- Humble Beginnings: Docs About Elementary Schools
- 2016 Truman Award Nominees
- Top Ten Books Librarians Love: The June 2015 List
- Wii U Family Game Night
- 2015 One READ Winner: About “Station Eleven” and Emily St. John Mandel
- 2015 List of Suggested Titles
- Suspense in a Small Town: Karin Slaughter’s Grant County Series
Interview With Trustee Lisa Groshong
Each trustee serves on his or her own district board as well as on the regional library board, which is the governing body responsible for policy-making and fiscal oversight.
Why do you think libraries are important?
I have always been a fan of the Columbia Public Library, but I gained a new appreciation for it while serving as a Peace Corps Volunteer in Zambia, where a paperback from one of the country’s handful of bookstores could easily cost the equivalent of $30—or more. The provincial capital housed a tiny public library whose only books published since 1980 were discards from the bookshelves at the Peace Corps office. Since moving back to Columbia, I still find it incredible every time I walk out of the library with a bag stuffed full of books, magazines, CDs and movies that I get to borrow—for free! I think it’s essential that this access to information and ideas is freely available to everybody.
What made you apply to be on the library board?
I have been a dedicated library user since growing up a few blocks away. I studied in the quiet reading room throughout college and launched my freelance writing career with the help of CPL’s reference librarians who helped me track down countless bits of information. Serving on the board seemed like a great way to become more involved with the library while giving something back to an institution that has been so important to me throughout my life.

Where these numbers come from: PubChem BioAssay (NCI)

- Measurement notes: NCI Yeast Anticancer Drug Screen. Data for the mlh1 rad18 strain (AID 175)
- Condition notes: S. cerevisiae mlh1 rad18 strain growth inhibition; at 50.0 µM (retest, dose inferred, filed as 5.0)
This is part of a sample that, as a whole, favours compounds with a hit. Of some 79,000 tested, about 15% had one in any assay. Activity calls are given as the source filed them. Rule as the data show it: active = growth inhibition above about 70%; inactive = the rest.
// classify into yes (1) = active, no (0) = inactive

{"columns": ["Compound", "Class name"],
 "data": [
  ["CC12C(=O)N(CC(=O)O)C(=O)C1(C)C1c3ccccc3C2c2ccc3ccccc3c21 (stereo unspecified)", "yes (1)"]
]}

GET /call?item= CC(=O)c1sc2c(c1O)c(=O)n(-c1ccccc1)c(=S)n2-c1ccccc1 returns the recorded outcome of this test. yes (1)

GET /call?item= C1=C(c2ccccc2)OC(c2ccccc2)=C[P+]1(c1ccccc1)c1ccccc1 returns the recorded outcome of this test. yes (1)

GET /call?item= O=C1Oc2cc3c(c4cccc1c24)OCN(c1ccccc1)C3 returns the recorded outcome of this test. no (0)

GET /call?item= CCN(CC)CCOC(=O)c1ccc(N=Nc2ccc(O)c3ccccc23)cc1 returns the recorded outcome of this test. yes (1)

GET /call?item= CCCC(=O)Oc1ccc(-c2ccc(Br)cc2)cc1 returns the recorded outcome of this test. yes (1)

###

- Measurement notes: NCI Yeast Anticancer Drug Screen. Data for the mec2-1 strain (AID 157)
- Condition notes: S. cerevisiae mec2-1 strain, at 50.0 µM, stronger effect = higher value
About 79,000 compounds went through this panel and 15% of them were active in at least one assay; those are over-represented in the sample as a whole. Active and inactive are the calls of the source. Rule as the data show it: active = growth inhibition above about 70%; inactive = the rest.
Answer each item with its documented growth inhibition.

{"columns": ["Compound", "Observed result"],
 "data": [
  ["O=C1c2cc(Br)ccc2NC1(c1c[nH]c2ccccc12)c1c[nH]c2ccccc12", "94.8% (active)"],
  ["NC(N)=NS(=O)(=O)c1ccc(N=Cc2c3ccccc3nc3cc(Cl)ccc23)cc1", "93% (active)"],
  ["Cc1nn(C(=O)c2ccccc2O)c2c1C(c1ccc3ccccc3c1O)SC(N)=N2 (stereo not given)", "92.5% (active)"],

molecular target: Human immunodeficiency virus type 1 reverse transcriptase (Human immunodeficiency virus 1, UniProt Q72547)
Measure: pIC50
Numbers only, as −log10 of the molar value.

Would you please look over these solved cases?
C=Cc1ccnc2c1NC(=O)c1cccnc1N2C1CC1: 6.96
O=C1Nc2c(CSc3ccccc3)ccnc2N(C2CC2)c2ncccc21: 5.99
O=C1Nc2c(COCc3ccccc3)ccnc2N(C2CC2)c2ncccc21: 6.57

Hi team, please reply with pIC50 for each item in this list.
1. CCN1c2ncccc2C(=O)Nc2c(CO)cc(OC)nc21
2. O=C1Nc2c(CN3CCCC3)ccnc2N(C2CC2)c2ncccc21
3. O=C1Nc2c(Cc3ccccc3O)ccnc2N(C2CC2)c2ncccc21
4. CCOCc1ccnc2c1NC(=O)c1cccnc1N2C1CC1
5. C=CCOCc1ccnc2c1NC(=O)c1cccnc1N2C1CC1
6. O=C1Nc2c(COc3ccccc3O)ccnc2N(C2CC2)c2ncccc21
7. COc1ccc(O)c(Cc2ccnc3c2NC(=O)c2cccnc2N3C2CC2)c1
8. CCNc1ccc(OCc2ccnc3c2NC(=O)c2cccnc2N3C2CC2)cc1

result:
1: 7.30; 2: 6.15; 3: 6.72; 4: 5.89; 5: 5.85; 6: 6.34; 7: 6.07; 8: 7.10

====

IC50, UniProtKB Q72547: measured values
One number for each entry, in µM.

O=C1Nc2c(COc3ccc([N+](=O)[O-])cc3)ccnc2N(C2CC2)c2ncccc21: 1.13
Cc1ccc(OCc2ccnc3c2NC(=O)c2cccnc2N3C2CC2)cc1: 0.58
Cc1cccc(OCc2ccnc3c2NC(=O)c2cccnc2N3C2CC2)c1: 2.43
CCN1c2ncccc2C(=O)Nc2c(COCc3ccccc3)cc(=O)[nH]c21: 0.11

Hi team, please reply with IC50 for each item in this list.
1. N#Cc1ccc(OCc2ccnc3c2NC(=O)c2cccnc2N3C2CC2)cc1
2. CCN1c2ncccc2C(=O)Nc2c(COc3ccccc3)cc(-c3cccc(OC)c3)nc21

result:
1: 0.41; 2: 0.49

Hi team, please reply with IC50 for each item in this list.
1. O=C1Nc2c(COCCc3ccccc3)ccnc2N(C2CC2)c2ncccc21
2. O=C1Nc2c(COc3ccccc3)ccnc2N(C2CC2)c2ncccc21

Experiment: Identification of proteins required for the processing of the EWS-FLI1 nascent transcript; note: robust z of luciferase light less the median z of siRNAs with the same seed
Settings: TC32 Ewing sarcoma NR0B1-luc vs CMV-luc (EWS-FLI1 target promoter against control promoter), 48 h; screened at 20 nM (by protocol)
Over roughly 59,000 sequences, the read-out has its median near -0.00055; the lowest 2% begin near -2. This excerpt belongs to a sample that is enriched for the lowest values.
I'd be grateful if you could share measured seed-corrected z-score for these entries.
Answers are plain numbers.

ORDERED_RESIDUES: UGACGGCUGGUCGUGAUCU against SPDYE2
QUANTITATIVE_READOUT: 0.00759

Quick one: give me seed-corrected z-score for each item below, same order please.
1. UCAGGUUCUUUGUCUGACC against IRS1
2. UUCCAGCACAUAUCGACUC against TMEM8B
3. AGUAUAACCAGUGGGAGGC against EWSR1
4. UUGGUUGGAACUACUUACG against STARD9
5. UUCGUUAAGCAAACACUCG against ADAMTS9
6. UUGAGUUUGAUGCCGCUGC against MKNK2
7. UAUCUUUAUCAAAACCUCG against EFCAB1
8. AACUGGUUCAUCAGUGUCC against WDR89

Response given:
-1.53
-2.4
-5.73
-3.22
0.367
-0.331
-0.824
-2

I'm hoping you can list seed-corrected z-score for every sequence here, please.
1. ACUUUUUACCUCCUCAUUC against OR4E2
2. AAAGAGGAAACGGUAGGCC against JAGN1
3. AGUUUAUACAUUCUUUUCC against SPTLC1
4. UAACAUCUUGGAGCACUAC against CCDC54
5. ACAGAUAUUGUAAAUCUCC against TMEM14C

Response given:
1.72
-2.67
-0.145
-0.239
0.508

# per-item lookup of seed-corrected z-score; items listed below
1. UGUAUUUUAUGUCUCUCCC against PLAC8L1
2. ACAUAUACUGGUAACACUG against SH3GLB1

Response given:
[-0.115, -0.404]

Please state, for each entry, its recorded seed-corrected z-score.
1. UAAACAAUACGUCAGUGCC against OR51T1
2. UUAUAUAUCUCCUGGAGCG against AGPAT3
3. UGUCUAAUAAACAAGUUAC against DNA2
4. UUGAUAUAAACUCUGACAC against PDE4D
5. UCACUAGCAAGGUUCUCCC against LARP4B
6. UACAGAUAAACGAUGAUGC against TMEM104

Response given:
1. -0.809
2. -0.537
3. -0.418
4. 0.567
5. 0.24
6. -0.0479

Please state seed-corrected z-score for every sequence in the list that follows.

What makes DBRL special?
We have a gorgeous facility with a top-notch collection, but the intelligent, helpful and positive staff members really make DBRL extraordinary. I am always impressed by how passionately committed the staff are to protecting the public’s right to read.
Tell us about your occupation and your family.
The library has stoked my hunger for lifelong learning, so, after many years as a writer and editor, I’m back in grad school at Mizzou, studying parks, recreation & tourism and public health. I’m married to Trevor Harris, who is a radio producer and classical music announcer at KBIA and recently started his own book club because he was envious of mine! My dad is on the board of the DBRL Foundation.
Anything else you’d like to share about yourself?
I wish more people would ride their bikes to the library. Recently I broke down and bought an e-reader, though I do not have a cell phone. The library helped me find my book club, the Rowdy Readers,—I was lamenting how hard it is to find a book club during a writing workshop I taught at the library, and one of the participants invited me to join hers! We recently formed a young-adult book auxiliary to the regular club, called the Rowdy Rebels, and the members have become great friends.
Do you have a favorite memory or story about libraries from your youth?
I grew up down the block from CPL and learned to read at Grant Elementary School, just across the street, so the library was a large planet in my childhood universe. I spent hours on those squishy whistle chairs, inhaling the intoxicating smell of books while working my way through everything written by Judy Blume, Laura Ingalls Wilder and so many other favorite authors. As an adult, I was so proud the first time I found an encyclopedia with my byline in it in the reference section of the very library that played such a huge role in my relationship with reading and learning.